Photo: Catherine Avalone / Hearst Connecticut Media File Photo
WEST HAVEN — Mayor Nancy Rossi announced Thursday that if she can secure “permission” from the state board overseeing city finances to pay off the Savin Rock festival deficit, she will bring back the popular shoreline event in 2020.
Rossi released the news in a season when some of her would-be mayoral opponents have made bringing back Savin Rock Festival part of their platform under quality of life.
“The city of West Haven will pay off the $53,845 deficit in the Savin Rock Festival Fund, only after securing permission from the state Municipal Accountability Review Board, using a small amount of the projected operating budget surplus this fiscal year,” Rossi said in the release.
After running consecutive deficits, according to her release, the festival was canceled in 2018 “as the city began addressing its overall financial situation.”
“The festival fund ran deficits over several years, Rossi said, and is in the red for $53,845. The cumulative deficit of $53,845 excluded police expenses and included public works expenses only for two years, the release states.
Rossi’s release said that city records show the 2017 festival ran a deficit of $32,606. That festival had revenues of $39,292 and expenses of $71,898, with the largest expenditure being $30,000 for entertainment.
Rossi said in the release that she’s had to made some tough decisions to “fix the city,” and canceling the festival was one of them.
“We are in a much better place than we were 18 months ago,” the mayor said. “Once we pay off the old deficit in the festival fund, I will appoint a committee and ask for volunteers to be responsible for organizing and running the festival in 2020 within an established budget. The festival will request sponsors and charge a reasonable fee for food, ride and entertainment vendors to cover the cost of the event.”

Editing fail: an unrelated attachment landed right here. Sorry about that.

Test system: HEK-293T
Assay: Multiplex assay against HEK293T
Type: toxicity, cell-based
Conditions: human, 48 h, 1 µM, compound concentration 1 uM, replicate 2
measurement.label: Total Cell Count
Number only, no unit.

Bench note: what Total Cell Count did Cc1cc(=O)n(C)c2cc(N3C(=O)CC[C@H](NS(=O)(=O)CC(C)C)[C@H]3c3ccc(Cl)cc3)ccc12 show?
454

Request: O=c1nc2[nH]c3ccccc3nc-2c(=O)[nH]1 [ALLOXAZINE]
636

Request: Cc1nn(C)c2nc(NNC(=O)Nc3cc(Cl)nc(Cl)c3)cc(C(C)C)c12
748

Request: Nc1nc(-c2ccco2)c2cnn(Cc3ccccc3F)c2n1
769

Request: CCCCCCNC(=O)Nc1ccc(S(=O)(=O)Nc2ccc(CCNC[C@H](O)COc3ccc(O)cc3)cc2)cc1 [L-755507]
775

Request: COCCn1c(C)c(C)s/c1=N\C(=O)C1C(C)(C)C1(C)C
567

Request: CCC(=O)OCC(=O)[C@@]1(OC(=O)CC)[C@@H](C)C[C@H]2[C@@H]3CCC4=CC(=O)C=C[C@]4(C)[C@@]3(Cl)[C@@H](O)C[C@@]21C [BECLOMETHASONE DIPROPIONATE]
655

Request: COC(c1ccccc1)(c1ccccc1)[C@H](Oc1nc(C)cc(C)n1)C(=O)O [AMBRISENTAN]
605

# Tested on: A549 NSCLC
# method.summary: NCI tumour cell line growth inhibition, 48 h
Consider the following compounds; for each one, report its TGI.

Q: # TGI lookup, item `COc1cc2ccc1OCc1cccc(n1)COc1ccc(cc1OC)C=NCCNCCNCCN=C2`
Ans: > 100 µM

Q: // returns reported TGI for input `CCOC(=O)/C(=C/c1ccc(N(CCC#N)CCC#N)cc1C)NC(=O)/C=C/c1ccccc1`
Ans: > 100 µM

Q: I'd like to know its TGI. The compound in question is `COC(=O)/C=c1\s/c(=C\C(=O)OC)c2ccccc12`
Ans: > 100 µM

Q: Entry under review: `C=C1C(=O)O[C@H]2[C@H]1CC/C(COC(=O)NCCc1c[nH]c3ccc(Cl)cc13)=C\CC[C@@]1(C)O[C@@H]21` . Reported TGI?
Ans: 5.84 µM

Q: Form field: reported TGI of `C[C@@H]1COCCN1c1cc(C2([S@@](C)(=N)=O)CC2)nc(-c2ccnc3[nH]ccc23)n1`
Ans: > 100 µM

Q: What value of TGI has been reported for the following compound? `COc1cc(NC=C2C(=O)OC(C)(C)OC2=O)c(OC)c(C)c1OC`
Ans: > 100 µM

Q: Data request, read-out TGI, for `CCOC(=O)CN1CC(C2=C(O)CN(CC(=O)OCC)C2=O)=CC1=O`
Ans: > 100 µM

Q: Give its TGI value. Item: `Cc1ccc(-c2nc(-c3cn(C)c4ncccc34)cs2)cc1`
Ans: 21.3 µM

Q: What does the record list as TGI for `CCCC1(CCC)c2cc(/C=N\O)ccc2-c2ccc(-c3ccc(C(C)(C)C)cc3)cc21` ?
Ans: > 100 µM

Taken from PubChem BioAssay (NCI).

The cancellation of the festival has been a huge negative issue among many residents, who often use it as an example of quality of life in the city being decreased while taxes are high and still going up.
When Rossi announced the cancellation of the 2018 Savin Rock Festival, she said she did so with “sadness,” and apologized to residents, saying, “I did promise to make tough and unpopular decisions to get our city back on track.” She also at the time canceled the mayor’s annual December Christmas party.
The city isn’t quite “on track” yet, the MARB has made it clear, but doing better through some changes made by Rossi’s administration, and nearly $20 million in restructuring funds given to the city by the state.
“The Savin Rock Festival is a great event and highlights the city’s rich history,” Rossi said. “I look forward to bringing the festival and all the memories and nostalgia back to Old Grove Park next year.”
Rossi’s press release Thursday gave a history of the Savin Rock festival, saying: “West Haven’s flagship festival was established by the Chamber of Commerce — initially under the direction of Brian M. Stone, David Gesler and Michael Shiner and thereafter by John L. Perrone and his wife, Mary Perrone — to bring organizations, clubs, businesses and families together for a summer festival that celebrates life in one of America’s oldest coastal communities.”
Her piece of history continued: “From the dawn of the Savin Rock House hotel in 1838, “the Rock” had long been a resort hub until it was officially incorporated as an amusement park by the Savin Rock Park Co. on Memorial Day 1925, when it opened to 300,000 visitors and 66,000 automobiles in one spectacular day.
For the next four decades, the popular seaside park captured the hearts and imaginations of “Rock rats” of all ages with its distinctive sights, sounds and smells. “The playground of New England” shuttered Sept. 21, 1966, to pave the way for the Savin Rock Urban Renewal Project.”